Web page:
The Saloon


There has been a curious, somewhat anachronistic connection between preachers and saloons. The Great West was dotted with bars run by ex-clergymen from back east who for their own reasons had exchanged the cloth for the bar rag. Many gospellers, of course, invaded the precincts to bring the Word. They were invariably treated with courtesy, even when the hosts were assailed as “fiends in human form.” In encounters of this sort, the cupbearers of the Demon Rum came off at least as well as the spade-tail ministers so far as basic good manners were concerned. On one occasion when an evangelist made a few remarks of a religious nature at the end of a bar in a Macon, Missouri, gin mill, the proprietors and bartenders stood with folded arms during the devotions, then joined heartily in singing “Jesus, Lover of My Soul.” Again, two clergymen preached so powerfully in Close & Patterson’s saloon in Las Vegas that they baptized four gamblers and fifteen hurdy-gurdy girls, who were led to the altar of penitence by Lazy Liz and Nervous Jessie. A reporter who was present passed up the opportunity to be saved, but remained for the jubilation when the bar reopened. When death came to Riley Grannan, an honest gambler who had been generous to his nightcrawling friends, the services were held in back of a Nevada saloon. The tribute and farewell to Grannan, delivered by a wayward Methodist preacher who had himself drained the chalice of life to the dregs, is generally regarded by those fortunate enough to possess the full text as one of the truly eloquent and moving funeral orations in our language.∗

‣Reprinted in Play the Devil: A History of Gambling in the United States , by Henry Chafetz, Clarkson N. Potter, Inc., 1960.

The personality of a publican was important. It helped boom business if he was a philosopher, a comic, an alderman, or a man of the people who had been in the public eye. One such was Steve Brodie, who did or didn’t jump from the Brooklyn Bridge on July 23, 1886, but in any event parlayed his notoriety into a popular resort. Retired fighters moved easily, almost inevitably, into barkeeping. John L. Sullivan, high up in saloon hagiology, tried over and over again to become a successful boniface. But he wasn’t cut out for it. Himself a man who got up in the morning with the feeling that he was spitting cotton, John L. could go through several pints before he felt even a little bit wet, and he was so expansive by nature that he was always inviting his customers to promenade up to the bar and have one on the house. “The Strong Boy” wore out several partners and finally landed in bankruptcy court.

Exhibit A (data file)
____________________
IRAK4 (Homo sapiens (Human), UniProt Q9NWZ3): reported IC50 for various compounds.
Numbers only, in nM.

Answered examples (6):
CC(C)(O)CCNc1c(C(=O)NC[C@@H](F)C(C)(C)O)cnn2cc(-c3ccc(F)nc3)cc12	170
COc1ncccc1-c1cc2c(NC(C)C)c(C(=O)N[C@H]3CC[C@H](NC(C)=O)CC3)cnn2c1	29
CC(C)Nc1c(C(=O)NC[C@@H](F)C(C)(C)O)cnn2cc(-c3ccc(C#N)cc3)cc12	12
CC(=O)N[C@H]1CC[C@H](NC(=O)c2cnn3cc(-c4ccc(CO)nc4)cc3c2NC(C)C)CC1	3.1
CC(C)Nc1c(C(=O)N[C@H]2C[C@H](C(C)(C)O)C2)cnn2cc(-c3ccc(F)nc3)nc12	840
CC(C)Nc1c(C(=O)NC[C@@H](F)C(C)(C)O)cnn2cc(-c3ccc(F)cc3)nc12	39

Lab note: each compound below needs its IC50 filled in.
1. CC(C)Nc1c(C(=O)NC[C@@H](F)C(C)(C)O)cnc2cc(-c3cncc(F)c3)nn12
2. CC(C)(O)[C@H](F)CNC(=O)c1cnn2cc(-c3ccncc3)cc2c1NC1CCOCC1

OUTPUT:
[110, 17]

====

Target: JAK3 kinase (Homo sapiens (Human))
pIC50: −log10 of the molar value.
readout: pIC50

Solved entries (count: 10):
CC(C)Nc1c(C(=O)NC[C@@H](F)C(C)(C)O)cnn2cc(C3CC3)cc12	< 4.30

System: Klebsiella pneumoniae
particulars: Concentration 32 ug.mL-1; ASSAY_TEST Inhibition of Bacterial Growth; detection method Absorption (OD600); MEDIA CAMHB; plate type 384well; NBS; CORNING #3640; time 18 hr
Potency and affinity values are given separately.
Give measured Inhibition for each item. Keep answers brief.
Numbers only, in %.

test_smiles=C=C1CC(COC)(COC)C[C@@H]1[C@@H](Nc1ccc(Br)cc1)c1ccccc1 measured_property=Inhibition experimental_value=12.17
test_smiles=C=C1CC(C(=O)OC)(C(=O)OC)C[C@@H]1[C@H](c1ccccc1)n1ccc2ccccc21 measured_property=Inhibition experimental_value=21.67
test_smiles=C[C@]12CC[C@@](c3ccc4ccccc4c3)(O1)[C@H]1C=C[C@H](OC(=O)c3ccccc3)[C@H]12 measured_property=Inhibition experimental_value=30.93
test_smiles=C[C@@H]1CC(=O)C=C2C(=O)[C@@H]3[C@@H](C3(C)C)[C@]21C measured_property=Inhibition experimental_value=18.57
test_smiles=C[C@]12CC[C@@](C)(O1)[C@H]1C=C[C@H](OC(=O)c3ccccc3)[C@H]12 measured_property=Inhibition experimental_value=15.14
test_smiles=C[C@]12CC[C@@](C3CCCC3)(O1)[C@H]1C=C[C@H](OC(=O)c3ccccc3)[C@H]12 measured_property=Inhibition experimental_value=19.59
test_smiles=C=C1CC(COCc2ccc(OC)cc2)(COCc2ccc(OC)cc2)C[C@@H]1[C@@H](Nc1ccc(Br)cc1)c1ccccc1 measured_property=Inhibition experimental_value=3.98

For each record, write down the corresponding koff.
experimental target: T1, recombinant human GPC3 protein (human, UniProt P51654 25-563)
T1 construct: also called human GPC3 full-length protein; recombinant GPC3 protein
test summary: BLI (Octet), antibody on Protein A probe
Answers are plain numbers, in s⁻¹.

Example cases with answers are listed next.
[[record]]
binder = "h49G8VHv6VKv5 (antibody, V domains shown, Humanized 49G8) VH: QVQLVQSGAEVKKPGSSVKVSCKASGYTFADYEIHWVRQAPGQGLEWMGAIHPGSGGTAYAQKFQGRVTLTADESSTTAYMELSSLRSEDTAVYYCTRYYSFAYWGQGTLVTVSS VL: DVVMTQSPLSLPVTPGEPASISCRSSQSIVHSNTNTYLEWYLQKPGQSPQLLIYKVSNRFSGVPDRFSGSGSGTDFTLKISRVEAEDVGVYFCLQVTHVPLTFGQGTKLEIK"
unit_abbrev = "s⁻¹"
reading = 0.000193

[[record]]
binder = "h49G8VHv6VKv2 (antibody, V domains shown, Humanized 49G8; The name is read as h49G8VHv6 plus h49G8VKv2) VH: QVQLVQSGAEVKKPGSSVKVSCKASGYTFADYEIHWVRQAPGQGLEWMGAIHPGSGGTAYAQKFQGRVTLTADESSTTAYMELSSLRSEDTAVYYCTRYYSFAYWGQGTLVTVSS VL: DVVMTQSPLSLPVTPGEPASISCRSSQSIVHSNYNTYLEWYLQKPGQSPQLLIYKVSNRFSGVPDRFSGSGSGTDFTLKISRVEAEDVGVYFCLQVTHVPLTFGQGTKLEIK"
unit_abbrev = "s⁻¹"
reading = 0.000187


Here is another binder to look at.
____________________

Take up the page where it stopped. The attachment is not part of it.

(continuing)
The idea that the saloon was all evil was the product of the farmer mentality of the period. Yet the whiskey lecturers were right to some extent. In the small towns, before local option drove the saloon out, the bars were supported by serious drinkers who were indeed social outcasts. Tucked away on side streets, such barrooms were often places of violence. One saloon in Memphis set out a private-label whiskey with a strikingly candid name—“A Fight in Fifteen Minutes.” In the five-cent houses, a man could get a mouse with no trouble at all. There were cuttings and occasional gunfire, and what was worse, a good deal of Monday absenteeism from the wholesome twelve-hour daily discipline of factory life.

The grand opening of a new saloon in any American city was a jovial and stylized occasion. There would be a formal parade. Great Clydesdale horses in four- or six-hitch would draw a beer dray followed by a brass band composed of players with names like Johann Sebastian Schwartz, not to mention several Mullers and a Sontag. The board of aldermen and city fathers would be in the line of march, as well as thirsty citizens in mufti and the usual urchins who appeared on circus day. The bartenders would take their places, wearing clean jackets and geraniums wrapped in silver foil in their lapels, hair well pomaded with Lucky Tiger and carefully roached up in front. The brewer’s representative would be on hand, hail fellow well met, to stand treat and pass out cigars. He would also arrange for the license at city hall, go bail for good customers, and fix the cops. Sometimes the arrangements were even more imaginative. When the Bon Ton opened on East Randolph Street in Chicago, the proprietor sent out engraved invitations to come and meet the mayor, and Bathhouse John Coughlin and Hinky Dink McKenna. To open the Monte Carlo in Dawson, Alaska, William F. (“Swiftwater Bill”) Gates arrived at the landing wearing a Prince Albert coat and high silk hat, and there was a lovely girl perched on top of every barrel of whiskey.